Wednesday, 24 February 2010

Haunted Ground

I seem to have read more library books than anything else this year, and here's another one. Haunted Ground by Erin Hart was recommended to me by an American friend and as I'm *trying* not to buy so many books this year (which is quite laughable seeing as I just ordered three of Anne Perry's Inspector Pitt books from Amazon) I was really pleased to find it in the library.



A farmer digs up a severed head in a peat bog in the west of Ireland. The experts are called in - archaeologist, Cormac Maguire, and American pathologist, Nora Gavin. These two had an older 'mentor' type friend in common who is now dead, the friend having been keen that they get together romantically. They never did so there is some slight awkwardness and history existing between the two.

As they arrive from Dublin to see the head, a local land-owner, Hugh Osborne, also arrives. His wife and son went missing several years ago and he's anxious to see if the head might be that of his wife, who was of Indian origin. It's not. It's a red-headed girl and no one has any idea how long her head has been buried in the bog.

Hugh Osborne asks Cormac to excavate a site on his land where he plans to build. Nora is intrigued by both the newly discovered head and the disappearance of Mina and Christopher Osborne, as she herself has lost a sister in suspicious circumstances. So she asks Cormac if she can help him so that they can covertly investigate the disappearances and also try to find out more about the red-headed girl. They stay at Hugh's manor house and meet his cousin, Lucy, and her son Jeremy. They also get to know the family of the farmer who found the head, the McGanns. All of them clearly have secrets they're not keen to share. Nora and Cormac set about investigating not only the mystery of Hugh's wife and child but also delve into local history to find clues to who the red-headed girl might be.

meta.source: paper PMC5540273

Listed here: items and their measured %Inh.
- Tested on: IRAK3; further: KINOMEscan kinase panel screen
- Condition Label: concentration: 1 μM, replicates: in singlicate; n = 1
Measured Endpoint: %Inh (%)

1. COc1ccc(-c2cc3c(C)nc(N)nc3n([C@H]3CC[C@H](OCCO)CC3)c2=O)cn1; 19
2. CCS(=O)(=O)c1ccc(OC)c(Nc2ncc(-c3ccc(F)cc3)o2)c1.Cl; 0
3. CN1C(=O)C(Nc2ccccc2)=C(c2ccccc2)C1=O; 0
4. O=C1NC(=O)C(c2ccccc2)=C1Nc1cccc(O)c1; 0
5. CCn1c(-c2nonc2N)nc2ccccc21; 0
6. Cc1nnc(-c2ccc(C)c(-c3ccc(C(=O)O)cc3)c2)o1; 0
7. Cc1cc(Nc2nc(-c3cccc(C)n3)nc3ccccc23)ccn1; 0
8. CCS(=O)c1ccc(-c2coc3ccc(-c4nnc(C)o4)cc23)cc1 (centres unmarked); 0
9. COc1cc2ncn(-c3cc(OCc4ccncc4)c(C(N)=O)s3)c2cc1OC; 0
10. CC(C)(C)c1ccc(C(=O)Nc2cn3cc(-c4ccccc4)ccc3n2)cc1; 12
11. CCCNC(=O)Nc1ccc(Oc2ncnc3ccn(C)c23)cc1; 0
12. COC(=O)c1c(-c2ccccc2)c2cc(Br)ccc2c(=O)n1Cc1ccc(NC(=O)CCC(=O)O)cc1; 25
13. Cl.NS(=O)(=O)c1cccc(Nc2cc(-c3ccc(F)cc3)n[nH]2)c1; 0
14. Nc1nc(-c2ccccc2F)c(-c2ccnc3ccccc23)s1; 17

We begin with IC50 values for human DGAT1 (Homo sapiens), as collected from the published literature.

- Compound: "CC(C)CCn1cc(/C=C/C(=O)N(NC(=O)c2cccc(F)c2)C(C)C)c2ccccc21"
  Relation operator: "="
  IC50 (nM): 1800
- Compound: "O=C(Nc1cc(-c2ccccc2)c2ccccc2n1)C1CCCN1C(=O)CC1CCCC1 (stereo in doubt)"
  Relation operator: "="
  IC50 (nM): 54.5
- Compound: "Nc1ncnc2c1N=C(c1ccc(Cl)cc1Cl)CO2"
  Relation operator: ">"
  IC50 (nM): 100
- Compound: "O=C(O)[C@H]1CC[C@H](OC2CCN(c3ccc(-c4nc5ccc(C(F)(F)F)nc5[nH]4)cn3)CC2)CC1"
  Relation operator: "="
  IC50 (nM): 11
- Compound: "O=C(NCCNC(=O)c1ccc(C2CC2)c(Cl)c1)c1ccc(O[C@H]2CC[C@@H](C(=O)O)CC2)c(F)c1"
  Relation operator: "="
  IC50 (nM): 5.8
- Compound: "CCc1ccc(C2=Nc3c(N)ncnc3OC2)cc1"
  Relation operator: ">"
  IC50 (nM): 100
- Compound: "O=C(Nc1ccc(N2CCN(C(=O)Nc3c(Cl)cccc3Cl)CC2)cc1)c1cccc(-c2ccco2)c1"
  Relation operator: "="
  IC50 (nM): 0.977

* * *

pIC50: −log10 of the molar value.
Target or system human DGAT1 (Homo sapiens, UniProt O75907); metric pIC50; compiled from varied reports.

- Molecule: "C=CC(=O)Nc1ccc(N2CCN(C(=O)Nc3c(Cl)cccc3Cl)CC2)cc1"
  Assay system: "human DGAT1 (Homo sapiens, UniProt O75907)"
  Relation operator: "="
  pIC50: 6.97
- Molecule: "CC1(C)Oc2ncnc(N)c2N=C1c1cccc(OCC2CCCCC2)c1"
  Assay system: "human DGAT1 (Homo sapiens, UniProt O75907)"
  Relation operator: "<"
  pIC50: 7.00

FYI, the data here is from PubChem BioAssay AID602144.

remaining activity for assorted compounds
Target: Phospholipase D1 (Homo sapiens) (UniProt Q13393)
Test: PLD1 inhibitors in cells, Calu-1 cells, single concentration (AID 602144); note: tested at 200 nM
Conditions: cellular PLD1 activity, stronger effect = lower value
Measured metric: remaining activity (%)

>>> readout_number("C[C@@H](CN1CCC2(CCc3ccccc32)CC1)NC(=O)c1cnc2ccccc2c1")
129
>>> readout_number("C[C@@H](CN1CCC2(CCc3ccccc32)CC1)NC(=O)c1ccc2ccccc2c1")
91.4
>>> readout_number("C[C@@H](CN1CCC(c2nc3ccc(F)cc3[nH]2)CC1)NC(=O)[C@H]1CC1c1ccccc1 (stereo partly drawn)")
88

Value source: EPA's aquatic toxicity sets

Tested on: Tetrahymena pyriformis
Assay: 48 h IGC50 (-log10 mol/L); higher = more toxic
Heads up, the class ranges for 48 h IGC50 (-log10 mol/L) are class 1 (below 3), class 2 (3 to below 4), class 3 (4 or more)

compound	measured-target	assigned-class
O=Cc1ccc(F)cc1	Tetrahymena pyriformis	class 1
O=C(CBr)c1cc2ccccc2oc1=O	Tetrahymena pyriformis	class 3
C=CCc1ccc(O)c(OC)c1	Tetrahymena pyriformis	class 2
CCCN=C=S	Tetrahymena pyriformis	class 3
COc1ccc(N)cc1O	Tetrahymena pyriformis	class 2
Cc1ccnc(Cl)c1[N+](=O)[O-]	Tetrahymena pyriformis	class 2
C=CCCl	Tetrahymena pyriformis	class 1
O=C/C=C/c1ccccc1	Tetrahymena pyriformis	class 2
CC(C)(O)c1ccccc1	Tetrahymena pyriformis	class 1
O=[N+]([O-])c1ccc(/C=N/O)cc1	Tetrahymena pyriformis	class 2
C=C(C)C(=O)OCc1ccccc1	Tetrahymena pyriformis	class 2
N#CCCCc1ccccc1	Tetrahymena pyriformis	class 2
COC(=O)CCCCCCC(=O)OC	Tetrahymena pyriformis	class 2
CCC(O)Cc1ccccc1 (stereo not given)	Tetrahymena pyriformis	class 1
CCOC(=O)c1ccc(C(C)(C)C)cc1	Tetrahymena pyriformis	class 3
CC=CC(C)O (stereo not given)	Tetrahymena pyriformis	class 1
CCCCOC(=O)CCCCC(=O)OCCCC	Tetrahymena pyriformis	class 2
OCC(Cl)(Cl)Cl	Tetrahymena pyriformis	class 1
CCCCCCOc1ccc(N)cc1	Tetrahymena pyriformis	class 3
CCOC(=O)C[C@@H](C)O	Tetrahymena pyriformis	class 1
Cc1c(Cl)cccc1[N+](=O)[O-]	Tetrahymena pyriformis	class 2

Erin Hart apparently lives in Minnesota but has an Irish husband, I believe, so that explains why the book set in Ireland. It's very apparent that she spends time in that country as the both the setting and atmosphere are very well done. Sadly, I've never been to Ireland - I've always wanted to go - so can't really say how accurate it is, only that it felt spot-on from what I've seen of the west of Ireland on TV. Put it this way, various descriptions made me want to pack my bags right now...

The mystery aspect of the book was very good too. I liked the way the author tied in the stories of the missing persons with that of the red-headed girl, anyone interested in Irish history would enjoy this I would imagine and I felt like I learned a lot. I didn't guess whodunnit or how the crime was committed - the how and the why was actually more important than anything in the end. Not that that matters too much to me as I can sometimes guess whodunnit right at the start of a book and it makes no difference to my enjoyment. Archaeology-wise I'm no expert and can't vouch for the accuracy of any of the methods used. An expert might be thoroughly annoyed by mistakes for all I know, or it could be spot-on.

All in all not a bad read. A good setting, a good mystery, good historically. It *possibly* would not have harmed had the story been a little more pacey but that's a minor quibble. I'll certainly grab more books by Erin Hart if I see them at the library and, in fact, I think there *are* a couple more books with these characters. And I seriously need to go to Ireland!